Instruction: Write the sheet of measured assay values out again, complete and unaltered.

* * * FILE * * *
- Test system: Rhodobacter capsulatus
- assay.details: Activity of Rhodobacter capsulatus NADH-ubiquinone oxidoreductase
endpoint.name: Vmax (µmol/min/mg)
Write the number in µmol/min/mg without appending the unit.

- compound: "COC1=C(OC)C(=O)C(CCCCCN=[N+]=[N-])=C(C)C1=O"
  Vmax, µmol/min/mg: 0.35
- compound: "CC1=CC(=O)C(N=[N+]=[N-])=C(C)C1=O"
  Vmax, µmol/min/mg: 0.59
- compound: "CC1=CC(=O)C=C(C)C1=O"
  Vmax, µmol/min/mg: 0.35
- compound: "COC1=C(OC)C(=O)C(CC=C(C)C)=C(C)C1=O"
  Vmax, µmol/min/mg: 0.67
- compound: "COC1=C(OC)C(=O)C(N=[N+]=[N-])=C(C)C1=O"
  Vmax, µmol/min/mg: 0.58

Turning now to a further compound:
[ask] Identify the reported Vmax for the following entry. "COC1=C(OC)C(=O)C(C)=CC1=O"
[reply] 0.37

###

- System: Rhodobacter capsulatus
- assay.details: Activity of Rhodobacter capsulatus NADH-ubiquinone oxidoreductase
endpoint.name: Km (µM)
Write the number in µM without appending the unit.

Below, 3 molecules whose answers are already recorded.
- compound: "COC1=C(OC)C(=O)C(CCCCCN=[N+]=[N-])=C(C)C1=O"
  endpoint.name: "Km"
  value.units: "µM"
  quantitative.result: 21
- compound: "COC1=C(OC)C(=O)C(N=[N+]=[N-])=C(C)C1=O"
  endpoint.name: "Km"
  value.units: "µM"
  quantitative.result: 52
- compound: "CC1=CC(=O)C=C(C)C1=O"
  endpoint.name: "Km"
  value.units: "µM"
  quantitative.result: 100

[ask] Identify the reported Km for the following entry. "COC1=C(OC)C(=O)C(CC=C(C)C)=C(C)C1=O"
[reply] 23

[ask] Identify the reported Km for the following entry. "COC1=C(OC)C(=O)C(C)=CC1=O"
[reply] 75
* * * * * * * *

- Test system: Rhodobacter capsulatus
- assay.details: Activity of Rhodobacter capsulatus NADH-ubiquinone oxidoreductase
endpoint.name: Vmax (µmol/min/mg)
Write the number in µmol/min/mg without appending the unit.

- compound: "COC1=C(OC)C(=O)C(CCCCCN=[N+]=[N-])=C(C)C1=O"
  Vmax, µmol/min/mg: 0.35
- compound: "CC1=CC(=O)C(N=[N+]=[N-])=C(C)C1=O"
  Vmax, µmol/min/mg: 0.59
- compound: "CC1=CC(=O)C=C(C)C1=O"
  Vmax, µmol/min/mg: 0.35
- compound: "COC1=C(OC)C(=O)C(CC=C(C)C)=C(C)C1=O"
  Vmax, µmol/min/mg: 0.67
- compound: "COC1=C(OC)C(=O)C(N=[N+]=[N-])=C(C)C1=O"
  Vmax, µmol/min/mg: 0.58

Turning now to a further compound:
[ask] Identify the reported Vmax for the following entry. "COC1=C(OC)C(=O)C(C)=CC1=O"
[reply] 0.37

###

- System: Rhodobacter capsulatus
- assay.details: Activity of Rhodobacter capsulatus NADH-ubiquinone oxidoreductase
endpoint.name: Km (µM)
Write the number in µM without appending the unit.

Below, 3 molecules whose answers are already recorded.
- compound: "COC1=C(OC)C(=O)C(CCCCCN=[N+]=[N-])=C(C)C1=O"
  endpoint.name: "Km"
  value.units: "µM"
  quantitative.result: 21
- compound: "COC1=C(OC)C(=O)C(N=[N+]=[N-])=C(C)C1=O"
  endpoint.name: "Km"
  value.units: "µM"
  quantitative.result: 52
- compound: "CC1=CC(=O)C=C(C)C1=O"
  endpoint.name: "Km"
  value.units: "µM"
  quantitative.result: 100

[ask] Identify the reported Km for the following entry. "COC1=C(OC)C(=O)C(CC=C(C)C)=C(C)C1=O"
[reply] 23

[ask] Identify the reported Km for the following entry. "COC1=C(OC)C(=O)C(C)=CC1=O"
[reply] 75